Question on Cracked Floor Joist

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Old 12-03-07, 02:42 PM
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Question on Cracked Floor Joist

While installing a suspended ceiling in the basement of my 17 year old house, I noticed that one of the floor joists (2"x10") has several significant cracks. I have a few pictures but I dont think you can post them to this site. The cracks are about 4 inches in length and extend clear through to the joist. The cracks, which are in the middle of the joist (width-wise) are quite wide (you can see through one). They do not extend to the top or bottom of the joist, and the joist is not deflecting. The top of the joist is glued to the subfloor and there does not appear to be separation from the subfloor. It's unclear whether the cracks are "original" or were caused by other factors. The joists are 16" on center.

If I could easily sister another joist, I would, but the suspended ceiling would have to be removed, and wires and pipes are also in the way.

Diagnosis? Suggestions?
 
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Old 12-03-07, 05:28 PM
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Sistering is always an alternative. Post us a couple of pix on a site such as photobucket.com and give us the urls. We'd like to see what you see.
 
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Old 12-05-07, 06:06 AM
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Reply to request for Photos of Cracked Floor Joist

Per your request, I have posted several pics of the cracked floor joist on Photobucket.com. I hope the URLs below work. Thanks for your help - much appreciated!

http://i268.photobucket.com/albums/j...n/floor014.jpg
http://i268.photobucket.com/albums/j...n/floor013.jpg
http://i268.photobucket.com/albums/j...n/floor012.jpg
http://i268.photobucket.com/albums/j...n/floor010.jpg
http://i268.photobucket.com/albums/j...n/floor008.jpg
http://i268.photobucket.com/albums/j...n/floor006.jpg
 
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Old 12-05-07, 02:47 PM
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Those are the weirdest checks I have seen in that type lumber. I don't think you would have a problem, but alot of weight could cause the checks to increase. Sistering is a simple solution and you could sleep better at night. As close together as these are, I would think you could get by with a 4' (longer the better) sister. Lay it flat and slide it up and into the void above the drop ceiling grid, then turn it on its side. You will need to bolt the sister to your existing joist using 3 1/2" x3/8" carriage bolts in about 4 or 5 places, staggering them as you go. Drill a 7/16" hole through both pieces and insert the bolts. From what I see, you don't have any pipes or other obstacles to keep you from sliding one of the sisters in. Let us know if this is doable, or how it goes with the repair.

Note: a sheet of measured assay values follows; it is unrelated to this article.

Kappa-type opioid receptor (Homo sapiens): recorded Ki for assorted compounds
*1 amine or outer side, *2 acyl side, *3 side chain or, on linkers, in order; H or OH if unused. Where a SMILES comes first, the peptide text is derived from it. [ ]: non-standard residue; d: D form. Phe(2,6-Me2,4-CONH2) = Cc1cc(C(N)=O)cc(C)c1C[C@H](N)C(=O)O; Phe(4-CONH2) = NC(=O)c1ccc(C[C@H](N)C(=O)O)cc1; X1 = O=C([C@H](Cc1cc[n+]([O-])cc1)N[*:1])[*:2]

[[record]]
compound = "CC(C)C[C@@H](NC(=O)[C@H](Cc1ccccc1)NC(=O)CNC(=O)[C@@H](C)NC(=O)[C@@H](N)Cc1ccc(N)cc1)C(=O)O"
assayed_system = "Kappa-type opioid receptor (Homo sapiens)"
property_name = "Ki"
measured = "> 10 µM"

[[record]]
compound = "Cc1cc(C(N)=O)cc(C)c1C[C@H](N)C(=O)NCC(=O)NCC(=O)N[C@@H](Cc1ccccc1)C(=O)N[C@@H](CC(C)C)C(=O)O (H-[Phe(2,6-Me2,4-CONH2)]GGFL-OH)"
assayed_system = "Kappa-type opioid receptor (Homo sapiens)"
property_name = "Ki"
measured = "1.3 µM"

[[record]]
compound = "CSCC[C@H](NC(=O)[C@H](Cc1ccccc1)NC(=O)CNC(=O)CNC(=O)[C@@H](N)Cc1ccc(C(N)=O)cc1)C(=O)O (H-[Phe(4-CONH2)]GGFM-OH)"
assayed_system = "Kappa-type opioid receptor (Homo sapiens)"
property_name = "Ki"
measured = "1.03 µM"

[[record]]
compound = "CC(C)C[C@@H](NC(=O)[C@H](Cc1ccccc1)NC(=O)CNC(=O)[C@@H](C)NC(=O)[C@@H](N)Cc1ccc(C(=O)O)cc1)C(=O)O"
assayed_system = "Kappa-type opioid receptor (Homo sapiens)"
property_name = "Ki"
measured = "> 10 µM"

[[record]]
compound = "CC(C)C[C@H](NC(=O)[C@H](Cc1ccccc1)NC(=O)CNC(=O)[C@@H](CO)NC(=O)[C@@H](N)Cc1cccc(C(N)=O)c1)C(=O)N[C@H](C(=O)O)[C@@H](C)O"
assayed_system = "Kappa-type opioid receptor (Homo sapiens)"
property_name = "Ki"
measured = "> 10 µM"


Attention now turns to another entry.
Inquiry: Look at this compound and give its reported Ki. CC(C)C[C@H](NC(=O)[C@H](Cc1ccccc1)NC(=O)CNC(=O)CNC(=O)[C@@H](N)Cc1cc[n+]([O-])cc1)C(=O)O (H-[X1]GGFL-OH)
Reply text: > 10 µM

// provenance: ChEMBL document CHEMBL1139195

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Old 12-05-07, 03:24 PM
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I will give it a shot and let you know how it works out. I spoke with a friend that worked as a carpenter for about 10 years and he agrees that its probably not an issue but that a short sister would be a good idea.

Thanks for your help.
 
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Old 12-05-07, 03:48 PM
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You have seen the cracks, and you will not forget them unless you do something positive, so it can't hurt to put in the sisters. Warm and fuzzy feeling.
 
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Old 12-05-07, 05:07 PM
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Those are indeed some unnatural checks/cracks. It makes me wonder if the board wasn't unduly stressed, maybe during offloading, and nearly broke in two. That might explain the snap; cross-grain in the knotty, weaker part of the board; while the better grain top and bottom held the board together. Just a thought.
Steve
 
 

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